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“Um-chick” and “Chick-um”

"Um-chick" and "Chick-um"
I want to say a little bit more about improvising in root position. Now the natural thing to do is to play the roots first and then the chord - “Um-chick” as I’ve called it. If you do that for the first few bars you get this
In other words we are back to stride piano and that’s not what I want to do. I want to get in roots and I want to get in chords. What we can do in this piece, and in probably others as well, we can simplify things by just having 1 chord to the bar. We did it with bars 5 and 6 if you remember. Originally it was was over split bars A minor7, D7, we reduced it to just D7. Well we can do that throughout. I’ve written a version there which just has 1 chord to the bar. If I play the tune just to give you an idea of how it works.
So we’ve got um-chick and I want to do a little bit of improvising on this.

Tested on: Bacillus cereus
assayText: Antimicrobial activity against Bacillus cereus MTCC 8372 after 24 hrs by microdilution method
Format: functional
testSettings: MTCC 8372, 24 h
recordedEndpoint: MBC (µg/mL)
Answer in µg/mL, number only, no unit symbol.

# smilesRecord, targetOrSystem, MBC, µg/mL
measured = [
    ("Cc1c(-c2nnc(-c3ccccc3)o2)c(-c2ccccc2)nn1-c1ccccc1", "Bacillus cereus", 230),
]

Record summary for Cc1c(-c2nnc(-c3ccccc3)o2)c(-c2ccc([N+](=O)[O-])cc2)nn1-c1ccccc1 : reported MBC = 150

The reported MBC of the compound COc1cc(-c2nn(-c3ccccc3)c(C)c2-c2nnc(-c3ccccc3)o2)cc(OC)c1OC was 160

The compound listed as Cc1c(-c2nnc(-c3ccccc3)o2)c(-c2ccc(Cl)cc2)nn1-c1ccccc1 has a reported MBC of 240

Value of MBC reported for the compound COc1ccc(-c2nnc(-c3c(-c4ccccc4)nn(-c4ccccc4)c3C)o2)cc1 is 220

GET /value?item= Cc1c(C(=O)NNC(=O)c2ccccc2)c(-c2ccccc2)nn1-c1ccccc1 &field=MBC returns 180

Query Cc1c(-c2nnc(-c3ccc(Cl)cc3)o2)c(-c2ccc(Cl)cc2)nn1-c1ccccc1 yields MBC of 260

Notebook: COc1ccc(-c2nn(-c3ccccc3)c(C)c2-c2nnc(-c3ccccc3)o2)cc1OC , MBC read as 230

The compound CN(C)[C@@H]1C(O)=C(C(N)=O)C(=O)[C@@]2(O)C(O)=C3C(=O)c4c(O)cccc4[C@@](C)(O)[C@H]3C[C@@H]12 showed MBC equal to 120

That’s um-chick for improvising. Let’s have a look at chick-um, that is doing it in the other
order: playing the chord first and then the root. A wonderful exponent of this was Bill Evans. If you have a look at some of his solo work he does some lovely stuff where he plays chords and puts the root in after he’s played the chords. Let’s have a go at chick-um.
It sounds slightly artificial. But the idea of of getting the chord down and the root afterwards is an important one and I’ll call it chick-um even though it might not be regular patterns of it. What we can next do is to mix the 2 approaches.
The other thing we can do which is perhaps closer to what we have been used to is to pretty much improvise in voiced position and just put in some roots occasionally so that we can centre the improvisation - a bit like this.
OK, um-chick and chick-um.

We investigate what I call “Um-chick” – playing the root first and then the chord in root position in the left hand – and then playing the other order which I call “Chick-um”.

You can download the chart for “Um-Chick Chords for Satin Doll” in PDF format at the bottom of this step.

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